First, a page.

Helping Monarch Butterflies

Recently, I learned about a  group of eighth-grade students in New Jersey who wanted to give away Milkweed (Asclepias spp.) seeds to people in their community. They found out I also was giving away Common Milkweed (Asclepias syriaca) seeds so they contacted me.

These ambitious students wanted to do something which would make a lasting impact in their town. They discussed how much they liked being outdoors and believed that because of the pandemic they wanted to do something to encourage others to go outside to appreciate nature more. Learning about a USDA project encouraging farmers to plant Milkweed, they felt a need to help Monarch (Danaus plexippus) butterflies by planting Milkweed, the only plant Monarch butterflies lay eggs on. So the group decided to encourage people in their community to plant Milkweed.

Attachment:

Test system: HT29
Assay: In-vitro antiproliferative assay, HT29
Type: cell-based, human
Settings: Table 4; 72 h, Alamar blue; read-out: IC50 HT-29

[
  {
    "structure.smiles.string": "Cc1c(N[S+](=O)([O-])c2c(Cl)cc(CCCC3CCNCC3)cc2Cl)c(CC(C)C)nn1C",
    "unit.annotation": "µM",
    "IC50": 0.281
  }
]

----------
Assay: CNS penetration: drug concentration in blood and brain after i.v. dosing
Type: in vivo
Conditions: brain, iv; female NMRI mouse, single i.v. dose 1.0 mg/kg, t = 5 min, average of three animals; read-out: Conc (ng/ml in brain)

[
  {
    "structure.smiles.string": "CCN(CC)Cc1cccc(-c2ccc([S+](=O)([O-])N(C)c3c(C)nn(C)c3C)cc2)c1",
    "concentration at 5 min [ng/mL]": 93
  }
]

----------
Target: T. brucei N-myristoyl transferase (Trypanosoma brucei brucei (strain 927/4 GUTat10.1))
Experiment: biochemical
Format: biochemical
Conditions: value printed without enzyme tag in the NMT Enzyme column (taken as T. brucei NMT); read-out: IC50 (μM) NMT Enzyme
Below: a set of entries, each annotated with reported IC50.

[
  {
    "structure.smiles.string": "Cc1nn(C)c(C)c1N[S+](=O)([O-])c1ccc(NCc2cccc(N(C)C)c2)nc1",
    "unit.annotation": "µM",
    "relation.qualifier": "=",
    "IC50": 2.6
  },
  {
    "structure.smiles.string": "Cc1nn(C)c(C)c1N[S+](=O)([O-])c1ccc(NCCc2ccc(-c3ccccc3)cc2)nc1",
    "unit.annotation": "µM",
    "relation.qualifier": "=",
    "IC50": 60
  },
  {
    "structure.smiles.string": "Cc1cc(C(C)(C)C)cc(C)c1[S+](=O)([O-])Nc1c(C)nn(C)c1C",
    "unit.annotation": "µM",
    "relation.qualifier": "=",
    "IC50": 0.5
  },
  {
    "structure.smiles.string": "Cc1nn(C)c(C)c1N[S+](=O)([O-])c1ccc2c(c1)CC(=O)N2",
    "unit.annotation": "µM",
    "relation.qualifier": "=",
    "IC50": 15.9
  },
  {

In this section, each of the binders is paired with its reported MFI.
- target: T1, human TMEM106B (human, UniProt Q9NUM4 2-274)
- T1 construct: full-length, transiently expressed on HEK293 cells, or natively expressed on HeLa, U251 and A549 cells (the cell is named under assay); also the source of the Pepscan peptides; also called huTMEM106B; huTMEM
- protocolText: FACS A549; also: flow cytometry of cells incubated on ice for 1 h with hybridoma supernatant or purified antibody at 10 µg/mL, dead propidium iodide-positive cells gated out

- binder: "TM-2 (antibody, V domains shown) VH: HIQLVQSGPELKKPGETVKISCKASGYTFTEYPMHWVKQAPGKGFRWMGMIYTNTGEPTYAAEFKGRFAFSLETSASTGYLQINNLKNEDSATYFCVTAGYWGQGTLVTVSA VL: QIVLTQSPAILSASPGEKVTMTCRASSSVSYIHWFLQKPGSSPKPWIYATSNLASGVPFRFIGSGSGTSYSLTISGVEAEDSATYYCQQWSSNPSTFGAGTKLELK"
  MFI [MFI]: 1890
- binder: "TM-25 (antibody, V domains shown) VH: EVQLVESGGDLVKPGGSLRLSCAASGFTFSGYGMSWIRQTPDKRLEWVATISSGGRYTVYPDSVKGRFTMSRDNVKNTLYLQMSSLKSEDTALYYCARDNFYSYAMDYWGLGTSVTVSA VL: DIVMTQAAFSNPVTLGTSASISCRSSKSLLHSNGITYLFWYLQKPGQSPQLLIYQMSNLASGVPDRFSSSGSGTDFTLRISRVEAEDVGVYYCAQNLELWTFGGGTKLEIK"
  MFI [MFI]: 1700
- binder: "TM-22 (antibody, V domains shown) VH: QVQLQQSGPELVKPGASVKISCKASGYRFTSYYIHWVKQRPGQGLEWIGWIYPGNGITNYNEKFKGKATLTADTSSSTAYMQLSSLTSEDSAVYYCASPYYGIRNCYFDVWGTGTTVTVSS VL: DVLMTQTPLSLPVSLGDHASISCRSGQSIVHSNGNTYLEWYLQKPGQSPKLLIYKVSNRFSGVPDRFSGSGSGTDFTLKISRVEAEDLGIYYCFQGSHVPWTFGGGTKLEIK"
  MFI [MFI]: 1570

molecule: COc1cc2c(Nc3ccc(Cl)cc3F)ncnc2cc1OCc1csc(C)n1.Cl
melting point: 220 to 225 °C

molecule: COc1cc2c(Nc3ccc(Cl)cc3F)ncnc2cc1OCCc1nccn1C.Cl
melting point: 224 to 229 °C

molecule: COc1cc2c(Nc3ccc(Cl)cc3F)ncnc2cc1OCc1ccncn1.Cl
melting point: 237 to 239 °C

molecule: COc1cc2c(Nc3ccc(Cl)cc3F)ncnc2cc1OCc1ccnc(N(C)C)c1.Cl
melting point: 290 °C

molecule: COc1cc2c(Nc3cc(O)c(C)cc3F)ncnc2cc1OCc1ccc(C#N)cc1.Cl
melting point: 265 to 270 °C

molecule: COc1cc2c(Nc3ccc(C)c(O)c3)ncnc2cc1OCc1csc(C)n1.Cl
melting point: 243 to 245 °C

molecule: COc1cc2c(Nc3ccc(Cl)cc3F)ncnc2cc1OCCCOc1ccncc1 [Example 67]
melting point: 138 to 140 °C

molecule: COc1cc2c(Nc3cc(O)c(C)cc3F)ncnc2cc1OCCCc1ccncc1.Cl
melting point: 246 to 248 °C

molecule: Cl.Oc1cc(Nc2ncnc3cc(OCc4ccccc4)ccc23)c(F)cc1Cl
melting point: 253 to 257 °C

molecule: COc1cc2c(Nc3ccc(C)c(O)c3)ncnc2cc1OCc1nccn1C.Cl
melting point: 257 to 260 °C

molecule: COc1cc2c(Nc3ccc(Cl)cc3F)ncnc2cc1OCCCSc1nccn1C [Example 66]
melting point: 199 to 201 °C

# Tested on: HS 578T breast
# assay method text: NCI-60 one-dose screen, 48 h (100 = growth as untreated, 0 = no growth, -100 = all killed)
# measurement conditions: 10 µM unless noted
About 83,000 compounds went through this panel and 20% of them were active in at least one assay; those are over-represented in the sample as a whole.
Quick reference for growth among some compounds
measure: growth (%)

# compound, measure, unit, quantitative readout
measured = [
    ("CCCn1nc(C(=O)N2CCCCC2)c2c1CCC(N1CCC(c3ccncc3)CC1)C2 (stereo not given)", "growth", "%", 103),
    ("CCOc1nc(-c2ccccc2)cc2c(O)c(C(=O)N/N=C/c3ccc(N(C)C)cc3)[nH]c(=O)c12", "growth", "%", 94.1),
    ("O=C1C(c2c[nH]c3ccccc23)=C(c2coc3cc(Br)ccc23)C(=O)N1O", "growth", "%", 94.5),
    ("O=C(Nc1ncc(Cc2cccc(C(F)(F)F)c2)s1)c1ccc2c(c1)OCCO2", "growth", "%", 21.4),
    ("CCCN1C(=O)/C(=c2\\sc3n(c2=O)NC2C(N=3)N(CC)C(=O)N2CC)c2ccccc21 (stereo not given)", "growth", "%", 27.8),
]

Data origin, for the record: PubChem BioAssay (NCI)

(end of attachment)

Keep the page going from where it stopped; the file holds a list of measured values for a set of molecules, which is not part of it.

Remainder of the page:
Click here or on the image to open their Facebook page.

The students created a Facebook page called NJ Monarchs and posted a link to an online survey to find people who would be interested in planting Milkweed in their gardens. The response for the free seeds far exceeded their expectations. They’ve received 1,000 requests for Milkweed seeds, so far. They have been working hard making seed packets and mailing them out to people who requested the seeds.

Students left to right in the photo: Sadie Smith, Elizabeth Gillen, Sophia Gillen, and Manu Soriano.

These dedicated students are encouraging their neighbors, churches, and local businesses to certify their property as National Wildlife Habitats. They collaborated with a local church, which recently was certified, and scattered seeds on the side of the church, which will provide plants for pollinators, next spring.

These motivated youngsters now are working on another project with a local wildlife photographer to create an educational packet for younger students.

My hat goes off to these young people and their efforts to help Monarch butterflies!

Click here to learn ways you can help Monarch butterflies!

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